5 Ways to Support the Health of Your Pancreas

The steps you can take to reduce your risk of disease will boost your overall wellness, too.

Medically reviewed in December 2021

Updated on December 23, 2021

Pancreatic cancer is relatively uncommon but, unfortunately, often fatal. The good news is that research has identified several things you can do in your daily life that may help reduce your risk for the disease.

These include several lifestyle tweaks that form the underpinning of overall well-being:

  • Prioritize exercise: That means getting at least 150 minutes of moderate-intensity physical activity each week. Smart (and fun) options include walking or jogging with friends, bicycling, hiking, or dancing.
  • Go easy on alcohol: If you don’t already drink, don’t start. If you do imbibe, stick to a moderate amount. That means no more than one drink a day for women and no more than two a day for men.
  • Lose weight: If you are considered overweight or obese, consult with your healthcare provider (HCP) on healthy ways to lose weight. That may involve a combination of exercise and reducing your daily intake of calories. In many cases, you can do so without feeling deprived or hungry. Try increasing your intake of filling, fiber-rich foods like non-starchy vegetables, beans, and legumes, plus lean sources of protein. Include some foods with satiating healthy fats, like nuts and seeds (more on an optimal eating pattern below).
  • Quit smoking: This one is a no-brainer. Quitting smoking is quite possibly the most important thing you can do to improve your pancreatic health—and total wellness—today. It’s not easy to quit cold turkey, so seek support from your HCP, friends, and family, or follow a quit program.

Eat like a Greek
The fifth approach may be the most fun. Research has indicated that people whose diet most closely resembles a Mediterranean-style of eating can cut their risk of pancreatic cancer—in some cases by nearly half—compared to those who eat a diet that least resembles the Mediterranean style.

What are the hallmarks of the Mediterranean style?

  • Eating plenty of whole grains, fruits and vegetables, beans and legumes, and fatty fish (like trout, salmon, mackerel, and sardines)
  • Favoring healthy monounsaturated fats (like olive oils) over saturated fats (like butter)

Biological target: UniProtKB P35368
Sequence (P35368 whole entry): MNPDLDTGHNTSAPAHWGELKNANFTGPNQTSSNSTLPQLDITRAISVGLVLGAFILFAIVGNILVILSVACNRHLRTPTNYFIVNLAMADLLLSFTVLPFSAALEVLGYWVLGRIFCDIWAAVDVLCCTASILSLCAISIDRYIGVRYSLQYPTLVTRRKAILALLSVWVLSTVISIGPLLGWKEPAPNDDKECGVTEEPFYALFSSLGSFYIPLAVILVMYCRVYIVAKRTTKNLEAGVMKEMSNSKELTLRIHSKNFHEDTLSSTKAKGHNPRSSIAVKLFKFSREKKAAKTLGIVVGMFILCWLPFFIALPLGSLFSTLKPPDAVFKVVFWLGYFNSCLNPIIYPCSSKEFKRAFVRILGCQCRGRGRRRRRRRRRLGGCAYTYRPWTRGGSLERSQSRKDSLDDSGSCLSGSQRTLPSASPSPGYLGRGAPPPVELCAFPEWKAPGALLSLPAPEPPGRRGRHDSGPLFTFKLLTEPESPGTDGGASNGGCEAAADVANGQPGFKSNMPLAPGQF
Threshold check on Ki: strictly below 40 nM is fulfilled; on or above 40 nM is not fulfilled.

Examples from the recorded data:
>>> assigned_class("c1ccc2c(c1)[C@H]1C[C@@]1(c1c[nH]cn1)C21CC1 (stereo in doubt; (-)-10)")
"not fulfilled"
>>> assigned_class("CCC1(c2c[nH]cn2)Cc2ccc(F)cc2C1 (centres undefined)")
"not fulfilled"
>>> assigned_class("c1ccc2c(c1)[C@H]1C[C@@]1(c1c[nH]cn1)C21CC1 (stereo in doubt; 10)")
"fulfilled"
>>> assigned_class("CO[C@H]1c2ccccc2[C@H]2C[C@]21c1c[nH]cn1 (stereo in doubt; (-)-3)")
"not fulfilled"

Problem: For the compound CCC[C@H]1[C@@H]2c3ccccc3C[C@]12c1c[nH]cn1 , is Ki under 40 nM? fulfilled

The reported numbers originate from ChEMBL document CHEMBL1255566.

• Going easy on dairy products and fatty meats (like steak or bacon)

5-star pancreas protection
Adopting even just a few of these five habits can help diminish your risk of pancreatic cancer. Quitting smoking and reducing belly fat seem to be particularly helpful. But the benefit of a holistic approach showed striking reductions in pancreatic risk in a large study published in 2020 in the European Journal of Epidemiology.

If you can't incorporate all five health habits at once, pick a couple to adopt for starters, and stick with them. Not only will you be reducing your cancer risk, but you’ll build the foundation for a happier, healthier you.

Article sources open article sources

American Cancer Society. Can Pancreatic Cancer Be Prevented? Last Revised: June 9, 2020.
Zheng J, Guinter MA, Merchant AT, et al. Dietary patterns and risk of pancreatic cancer: a systematic review. Nutr Rev. 2017;75(11):883-908.
Bosetti C, Turati F, Dal Pont A, et al. The role of Mediterranean diet on the risk of pancreatic cancer. Br J Cancer. 2013;109(5):1360-1366.
Lu P-Y, Shu L, Shen S-S, Chen X-J, Zhang X-Y. Dietary Patterns and Pancreatic Cancer Risk: A Meta-Analysis. Nutrients. 2017;9(1).
Naudin S, Viallon V, Hashim D, et al. Healthy lifestyle and the risk of pancreatic cancer in the EPIC study. Eur J Epidemiol. 2020;35(10):975-986.
Jiao L, Mitrou PN, Reedy J, et al. A combined healthy lifestyle score and risk of pancreatic cancer in a large cohort study. Arch Intern Med. 2009;169(8):764-770.

More On

Common Tests Explained: Endoscopy

video

Common Tests Explained: Endoscopy
During an endoscopy, a doctor uses a tiny camera to examine the inside of your digestive tract. In this video, Karen Smith, RN, of Doctors Hospital of...
Crohn’s Disease: Talking to Your Doctor About Fatigue

article

Crohn’s Disease: Talking to Your Doctor About Fatigue
Fatigue is a common symptom of Crohn’s disease as well as ulcerative colitis (the other main type of inflammatory bowel disease). There are a number o...
When Bloating May Be Something Serious

slideshow

When Bloating May Be Something Serious
Learn about six serious conditions that cause bloating.
How the social determinants of health impact ulcerative colitis

video

How the social determinants of health impact ulcerative colitis
Recognizing and understanding the five social determinants of health may help manage ulcerative colitis.
Ask the Experts: Irritable Bowel Syndrome

video

Ask the Experts: Irritable Bowel Syndrome
Experts aren’t sure what exactly causes irritable bowel syndrome (IBS), they know certain triggers can exacerbate symptoms. In this video, Kevin Soden...